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May 2017: Lectio Divina

by Mike Cagle on May 01, 2017

Over the last fifty years, God has placed within me a passion and deep respect for the Bible. The influences and training I received early in my life led to a single exegetical style of study that included understanding the historical background, context, meaning of words, and what commands we should follow. What evolved from that approach for me was a list of rules to follow instead of a relationship with the Trinity. Without forsaking the exegetical style of study, I sought other approaches that would bring balance to the relational side.

Over a decade ago, I was introduced to “Lectio Divina,” an ancient practice of praying the scriptures. In Latin, it literally means “divine reading.” This reading of the text was very different than my exegetical style. It became a path that deepened my personal relationship with my Father.

In "Soul Feast," Marjorie Thompson makes a great comparison between informative Bible study and spiritual reading:

The manner of spiritual reading is like drinking in the words of a love letter or pondering the meaning of a poem. It is not like skittering over the surface of a popular magazine or plowing through a computer manual. We are seeking not merely information but formation.

Information is basically utilitarian; it is a means to some other end. We glean facts to strengthen our arguments; we garner knowledge to make our conversation convincing; we seek help with problem solving, ideas for programming, evidence for cases, and illustrations for teaching. The same information may be used for a variety of purposes. I call this approach the strip-mining method of reading; we are preoccupied with digging up little gems of wisdom from their larger context to apply to whatever task is at hand.

The practice of Lectio Divina has four basic phases. 

Phase one – Lectio. Literally means reading. Slow down. It’s like reading a love letter. You treasure it. Read it over and over (at least four times, each time more slowly). As you read you can ask yourself, “God, what are you saying to me right now?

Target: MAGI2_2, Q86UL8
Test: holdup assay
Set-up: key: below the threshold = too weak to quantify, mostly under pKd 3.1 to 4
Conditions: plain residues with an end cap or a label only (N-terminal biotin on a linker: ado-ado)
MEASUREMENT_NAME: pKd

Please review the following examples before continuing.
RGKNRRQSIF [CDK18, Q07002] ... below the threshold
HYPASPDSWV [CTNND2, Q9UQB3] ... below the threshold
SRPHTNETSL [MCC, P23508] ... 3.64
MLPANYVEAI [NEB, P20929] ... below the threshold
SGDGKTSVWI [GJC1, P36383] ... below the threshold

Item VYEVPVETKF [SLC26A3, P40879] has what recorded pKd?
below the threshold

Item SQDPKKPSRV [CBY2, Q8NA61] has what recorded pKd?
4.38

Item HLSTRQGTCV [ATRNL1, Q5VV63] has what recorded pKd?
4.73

Phase two – Meditation. Literally reflecting upon. It’s like a dog chewing on a bone. Your mind is active. You repeat the words over and over. Imagine yourself in the setting. What is the atmosphere? Is there tension or compassion? Is there rebuking taking place or encouragement? Who is speaking? What is he/she saying to you? This helps us find connection between our life stories and God’s redemptive story.

Phase three – Prayer. You take what you have received from God and pray for his intervention in your life with these teachings in mind. You may cry out to God with whatever emotions are erupting from your heart. Ask for forgiveness of sin that has convicted your heart. Express gratitude for all the specific spiritual blessings you have received. Offer praise and adoration for your loving, merciful, gentle, and immanent God.

Phase four – Contemplation. Sit in silence before God and rest. There are no expectations, demands, or questions. You just want to be in his presence, receptive to what he desires to do within you. The Psalmist put it best in Psalm 131:2, But I have stilled and quieted my soul; like a weaned child with its mother, like a weaned child is my soul within me.

In my experience, it is best to have a set time every day to practice this exercise. It needs to be unhurried time. The place needs to be reasonably quiet and in solitude, if possible. This time is where you are totally available to God. You can choose a text or I recommend the website, Sacredspace.

Journaling takes on an important role in this exercise. Whatever God puts on my heart, I write it down. These journal notes require me to think through each thought or idea. Lectio Divina will open doors that you never thought could be unlocked. It’s a wonderful spiritual exercise that has encouraged spiritual formation for centuries. Give it a try!

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